The nation's termination policy is sector-neutral and applies to all types of employment. At any time, an employer may terminate an employee for cause. Good cause includes workplace misconduct, criminal activity, inadequate performance, and a lack of capability or qualifications.
In certain cases, the employer owes no severance pay to the employee. Employers must offer two written warnings before to terminating an employee. If the employee's behavior does not improve within three months, termination will occur.
When an employer wishes to terminate a contract for any reason other than good cause, they must provide notice or payment in lieu of notice. Notice periods vary according to the employee's pay schedule.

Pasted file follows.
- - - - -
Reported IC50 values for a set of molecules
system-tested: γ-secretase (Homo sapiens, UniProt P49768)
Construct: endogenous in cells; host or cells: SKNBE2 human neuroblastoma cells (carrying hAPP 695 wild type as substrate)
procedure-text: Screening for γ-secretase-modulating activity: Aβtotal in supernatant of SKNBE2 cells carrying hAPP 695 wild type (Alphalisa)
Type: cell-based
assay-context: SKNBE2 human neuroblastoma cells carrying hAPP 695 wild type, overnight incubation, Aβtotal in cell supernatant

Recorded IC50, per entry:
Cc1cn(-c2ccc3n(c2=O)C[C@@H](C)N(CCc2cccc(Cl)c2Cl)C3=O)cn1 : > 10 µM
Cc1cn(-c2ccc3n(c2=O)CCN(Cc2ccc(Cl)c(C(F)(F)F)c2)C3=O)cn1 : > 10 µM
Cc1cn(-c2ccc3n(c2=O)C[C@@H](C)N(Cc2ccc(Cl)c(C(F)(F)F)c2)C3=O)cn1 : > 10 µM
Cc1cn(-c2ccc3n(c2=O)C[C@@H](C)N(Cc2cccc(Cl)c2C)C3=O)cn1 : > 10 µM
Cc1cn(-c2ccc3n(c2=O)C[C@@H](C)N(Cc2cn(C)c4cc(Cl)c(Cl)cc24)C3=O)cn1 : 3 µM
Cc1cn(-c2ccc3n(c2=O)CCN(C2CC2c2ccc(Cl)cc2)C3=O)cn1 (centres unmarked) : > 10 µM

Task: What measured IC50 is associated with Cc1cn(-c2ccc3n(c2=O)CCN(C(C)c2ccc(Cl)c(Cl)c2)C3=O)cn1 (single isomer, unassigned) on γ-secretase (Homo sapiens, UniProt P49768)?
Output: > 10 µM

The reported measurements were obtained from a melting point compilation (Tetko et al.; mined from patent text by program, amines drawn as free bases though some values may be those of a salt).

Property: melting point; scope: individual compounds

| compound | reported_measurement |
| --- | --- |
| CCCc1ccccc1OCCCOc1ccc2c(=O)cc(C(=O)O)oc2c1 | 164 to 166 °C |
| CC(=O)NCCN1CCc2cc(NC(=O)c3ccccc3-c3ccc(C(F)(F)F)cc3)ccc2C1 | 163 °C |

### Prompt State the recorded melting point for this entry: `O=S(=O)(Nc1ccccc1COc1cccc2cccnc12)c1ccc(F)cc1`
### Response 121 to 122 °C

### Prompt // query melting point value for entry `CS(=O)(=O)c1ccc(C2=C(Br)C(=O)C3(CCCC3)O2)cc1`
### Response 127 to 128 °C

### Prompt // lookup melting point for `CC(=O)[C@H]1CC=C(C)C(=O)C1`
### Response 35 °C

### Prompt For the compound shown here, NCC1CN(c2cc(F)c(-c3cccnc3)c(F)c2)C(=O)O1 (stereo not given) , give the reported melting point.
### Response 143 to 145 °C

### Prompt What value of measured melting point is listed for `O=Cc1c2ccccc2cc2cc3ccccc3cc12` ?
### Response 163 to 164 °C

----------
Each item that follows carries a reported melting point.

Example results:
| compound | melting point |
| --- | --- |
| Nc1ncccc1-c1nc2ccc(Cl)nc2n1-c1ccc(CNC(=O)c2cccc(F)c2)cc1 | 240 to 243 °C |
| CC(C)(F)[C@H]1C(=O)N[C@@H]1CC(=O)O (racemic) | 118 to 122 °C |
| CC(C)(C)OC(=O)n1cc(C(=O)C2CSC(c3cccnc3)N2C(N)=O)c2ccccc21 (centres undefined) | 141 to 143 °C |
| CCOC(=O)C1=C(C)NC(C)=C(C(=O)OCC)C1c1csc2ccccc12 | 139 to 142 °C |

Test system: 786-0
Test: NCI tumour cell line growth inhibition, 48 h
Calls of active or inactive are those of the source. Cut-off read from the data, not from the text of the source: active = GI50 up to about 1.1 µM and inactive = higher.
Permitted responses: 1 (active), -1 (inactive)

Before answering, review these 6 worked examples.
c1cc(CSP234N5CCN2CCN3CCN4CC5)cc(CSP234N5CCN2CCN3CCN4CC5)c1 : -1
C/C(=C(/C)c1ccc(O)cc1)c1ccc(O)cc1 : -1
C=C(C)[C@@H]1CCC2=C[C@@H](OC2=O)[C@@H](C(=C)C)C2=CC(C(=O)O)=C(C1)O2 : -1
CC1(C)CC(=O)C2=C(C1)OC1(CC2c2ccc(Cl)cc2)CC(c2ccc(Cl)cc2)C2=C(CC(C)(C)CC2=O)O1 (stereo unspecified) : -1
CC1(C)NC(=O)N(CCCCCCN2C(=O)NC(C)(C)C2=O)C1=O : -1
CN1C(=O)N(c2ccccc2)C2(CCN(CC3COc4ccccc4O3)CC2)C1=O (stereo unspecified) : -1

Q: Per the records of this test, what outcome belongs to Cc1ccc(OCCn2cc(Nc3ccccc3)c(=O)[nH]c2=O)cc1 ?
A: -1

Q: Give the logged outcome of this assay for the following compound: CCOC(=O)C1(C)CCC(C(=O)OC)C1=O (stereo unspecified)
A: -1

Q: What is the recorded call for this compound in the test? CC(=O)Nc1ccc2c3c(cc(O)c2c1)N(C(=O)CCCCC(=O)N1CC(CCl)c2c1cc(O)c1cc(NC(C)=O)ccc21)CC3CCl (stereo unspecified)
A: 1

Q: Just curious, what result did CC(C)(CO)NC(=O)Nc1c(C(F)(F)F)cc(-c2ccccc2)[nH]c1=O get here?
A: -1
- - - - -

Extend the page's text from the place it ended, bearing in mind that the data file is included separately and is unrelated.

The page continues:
Notice requirements for weekly employees are as follows: one week for employees with less than one year of service; two weeks for employees with one to three years of service; three weeks for employees with three to six years of service; and four weeks for employees with more than six years of service.
For biweekly employees with less than two years of service, notice is two weeks; three weeks for those with two to six years; and four weeks for those with more than six years. Monthly employees, regardless of the number of years worked, must receive four weeks notice.
Employees are entitled to severance pay if an employer is forced to terminate a contract due to redundancy or illness. Calculation is based on time served.
The probation period shall not exceed six months.